What is the difference between an electronic signature and a digital signature?

An ‘electronic signature’ is a legal concept that is defined in eIDAS by the following:

“‘electronic signature’ means data in electronic form which is attached to or logically associated with other data in electronic form and which is used by the signatory to sign;” (eIDAS Article 3.10)

A digital signature, on the other hand, refers to a mathematical and cryptographic concept that is widely used to provide concrete and practical instances of electronic signature. The definition given by ETSI TR 119 100 is that of data appended to, or a cryptographic transformation of a data unit that allows a recipient of the data unit to prove the source and integrity of the data unit and protect against forgery e.g. by the recipient.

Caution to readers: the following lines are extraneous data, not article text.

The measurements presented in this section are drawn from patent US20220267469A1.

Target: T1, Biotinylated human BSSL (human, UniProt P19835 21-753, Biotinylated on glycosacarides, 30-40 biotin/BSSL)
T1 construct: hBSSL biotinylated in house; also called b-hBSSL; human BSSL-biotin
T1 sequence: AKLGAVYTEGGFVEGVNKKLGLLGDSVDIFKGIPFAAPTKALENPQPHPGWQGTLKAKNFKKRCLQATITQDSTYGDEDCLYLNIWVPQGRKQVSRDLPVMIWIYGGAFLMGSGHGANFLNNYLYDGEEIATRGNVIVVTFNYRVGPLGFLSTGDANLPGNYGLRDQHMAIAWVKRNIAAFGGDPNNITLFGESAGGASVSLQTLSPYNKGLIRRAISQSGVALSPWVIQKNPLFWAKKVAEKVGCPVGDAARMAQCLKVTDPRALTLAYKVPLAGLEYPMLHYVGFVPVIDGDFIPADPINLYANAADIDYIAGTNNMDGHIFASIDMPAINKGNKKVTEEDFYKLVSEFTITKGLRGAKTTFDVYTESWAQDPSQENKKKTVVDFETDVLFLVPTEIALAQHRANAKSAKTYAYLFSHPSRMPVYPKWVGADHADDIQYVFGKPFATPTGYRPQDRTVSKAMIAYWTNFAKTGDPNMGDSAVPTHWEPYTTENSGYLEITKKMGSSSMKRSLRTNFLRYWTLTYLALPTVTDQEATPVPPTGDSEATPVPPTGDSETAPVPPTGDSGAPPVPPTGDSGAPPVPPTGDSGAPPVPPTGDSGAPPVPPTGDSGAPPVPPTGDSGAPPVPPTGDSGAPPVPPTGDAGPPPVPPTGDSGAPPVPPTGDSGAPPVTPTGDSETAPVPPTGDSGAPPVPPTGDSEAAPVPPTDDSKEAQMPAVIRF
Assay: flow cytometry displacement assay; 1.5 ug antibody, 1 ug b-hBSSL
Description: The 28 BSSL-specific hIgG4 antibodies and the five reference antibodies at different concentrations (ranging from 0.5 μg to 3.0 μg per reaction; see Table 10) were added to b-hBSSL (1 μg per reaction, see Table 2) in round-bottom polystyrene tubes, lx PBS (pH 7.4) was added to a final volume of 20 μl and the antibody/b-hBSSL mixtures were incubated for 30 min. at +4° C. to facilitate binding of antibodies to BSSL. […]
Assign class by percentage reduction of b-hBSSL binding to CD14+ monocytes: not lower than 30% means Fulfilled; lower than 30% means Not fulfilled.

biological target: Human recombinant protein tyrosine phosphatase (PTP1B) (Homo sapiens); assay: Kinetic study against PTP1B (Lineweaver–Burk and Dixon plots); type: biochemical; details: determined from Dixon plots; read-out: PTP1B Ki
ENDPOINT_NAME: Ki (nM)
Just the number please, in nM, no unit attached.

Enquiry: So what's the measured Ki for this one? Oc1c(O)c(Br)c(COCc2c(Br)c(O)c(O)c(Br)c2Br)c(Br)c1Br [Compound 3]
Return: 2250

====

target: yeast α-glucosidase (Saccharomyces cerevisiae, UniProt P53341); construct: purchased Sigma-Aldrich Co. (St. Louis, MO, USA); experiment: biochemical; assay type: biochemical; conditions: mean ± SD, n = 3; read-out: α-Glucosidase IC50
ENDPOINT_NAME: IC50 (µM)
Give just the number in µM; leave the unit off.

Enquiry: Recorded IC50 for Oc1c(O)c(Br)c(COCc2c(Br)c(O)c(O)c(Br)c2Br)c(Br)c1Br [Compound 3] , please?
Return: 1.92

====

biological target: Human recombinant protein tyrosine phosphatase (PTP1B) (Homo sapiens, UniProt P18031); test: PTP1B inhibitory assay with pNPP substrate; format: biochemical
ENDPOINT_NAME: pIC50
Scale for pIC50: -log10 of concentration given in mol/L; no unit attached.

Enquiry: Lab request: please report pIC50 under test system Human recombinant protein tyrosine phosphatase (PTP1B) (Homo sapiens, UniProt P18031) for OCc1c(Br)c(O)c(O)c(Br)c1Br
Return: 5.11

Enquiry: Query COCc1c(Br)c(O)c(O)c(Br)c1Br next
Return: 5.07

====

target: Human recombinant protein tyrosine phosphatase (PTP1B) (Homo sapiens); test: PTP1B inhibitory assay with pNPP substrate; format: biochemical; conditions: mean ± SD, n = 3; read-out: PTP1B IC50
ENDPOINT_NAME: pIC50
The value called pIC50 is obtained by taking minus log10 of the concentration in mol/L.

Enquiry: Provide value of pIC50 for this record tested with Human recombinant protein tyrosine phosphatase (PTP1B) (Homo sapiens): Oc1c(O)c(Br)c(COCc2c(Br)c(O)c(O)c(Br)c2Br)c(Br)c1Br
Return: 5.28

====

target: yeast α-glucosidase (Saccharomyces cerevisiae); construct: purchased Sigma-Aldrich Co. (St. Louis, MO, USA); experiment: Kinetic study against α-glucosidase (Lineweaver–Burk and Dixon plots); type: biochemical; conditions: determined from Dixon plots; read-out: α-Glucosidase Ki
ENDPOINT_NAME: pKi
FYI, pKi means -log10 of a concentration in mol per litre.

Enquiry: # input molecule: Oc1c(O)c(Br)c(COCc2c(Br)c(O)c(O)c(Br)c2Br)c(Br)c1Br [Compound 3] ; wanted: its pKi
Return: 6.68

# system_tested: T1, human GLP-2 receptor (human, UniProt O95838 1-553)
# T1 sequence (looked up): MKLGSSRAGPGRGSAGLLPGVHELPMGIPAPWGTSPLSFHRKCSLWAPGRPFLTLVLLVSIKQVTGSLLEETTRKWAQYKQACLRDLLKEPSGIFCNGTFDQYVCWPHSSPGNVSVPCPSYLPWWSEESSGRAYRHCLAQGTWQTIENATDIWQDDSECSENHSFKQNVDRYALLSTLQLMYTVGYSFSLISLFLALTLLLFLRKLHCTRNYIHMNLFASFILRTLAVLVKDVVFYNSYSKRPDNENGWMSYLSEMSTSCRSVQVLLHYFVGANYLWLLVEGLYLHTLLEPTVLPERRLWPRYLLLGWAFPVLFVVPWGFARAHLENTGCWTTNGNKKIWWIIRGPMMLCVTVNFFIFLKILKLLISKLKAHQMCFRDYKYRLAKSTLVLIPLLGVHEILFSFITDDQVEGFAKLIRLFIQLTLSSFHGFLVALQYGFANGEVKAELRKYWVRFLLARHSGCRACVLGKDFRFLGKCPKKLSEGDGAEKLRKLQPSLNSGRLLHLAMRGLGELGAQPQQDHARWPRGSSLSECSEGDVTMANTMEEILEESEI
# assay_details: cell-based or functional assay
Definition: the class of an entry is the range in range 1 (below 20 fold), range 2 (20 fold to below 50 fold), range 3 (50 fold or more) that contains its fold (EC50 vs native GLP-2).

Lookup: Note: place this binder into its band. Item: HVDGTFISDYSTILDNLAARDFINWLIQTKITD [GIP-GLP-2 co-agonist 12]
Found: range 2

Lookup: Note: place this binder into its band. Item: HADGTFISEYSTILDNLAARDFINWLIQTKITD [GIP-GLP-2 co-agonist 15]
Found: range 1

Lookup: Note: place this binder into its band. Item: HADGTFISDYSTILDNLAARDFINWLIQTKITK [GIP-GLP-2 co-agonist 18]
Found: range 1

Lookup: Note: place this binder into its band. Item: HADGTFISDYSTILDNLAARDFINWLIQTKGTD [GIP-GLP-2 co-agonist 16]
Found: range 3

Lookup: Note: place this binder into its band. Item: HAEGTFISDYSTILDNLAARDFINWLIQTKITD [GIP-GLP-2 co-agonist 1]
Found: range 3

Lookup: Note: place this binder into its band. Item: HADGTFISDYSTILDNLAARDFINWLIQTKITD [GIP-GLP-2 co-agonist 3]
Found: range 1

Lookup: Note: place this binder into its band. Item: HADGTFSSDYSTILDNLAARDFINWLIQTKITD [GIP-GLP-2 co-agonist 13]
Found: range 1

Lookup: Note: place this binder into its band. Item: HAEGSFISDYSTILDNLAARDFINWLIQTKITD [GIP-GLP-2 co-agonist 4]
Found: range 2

These two concepts should be distinguished, as all electronic signatures are not necessarily digital signatures.

More information about the levels of electronic signatures can be found in the FAQ entry What are the levels (simple, advanced and qualified) of electronic signatures?


  What are the levels (simple, advanced and qualified) of electronic signatures?

The eIDAS Regulation defines three levels of electronic signature: 'simple' electronic signature, advanced electronic signature and qualified electronic signature. The requirements of each level are built on the requirements of the level below it, such that a qualified electronic signature meets the most requirements and a 'simple' electronic signature the least.

'Simple' electronic signatures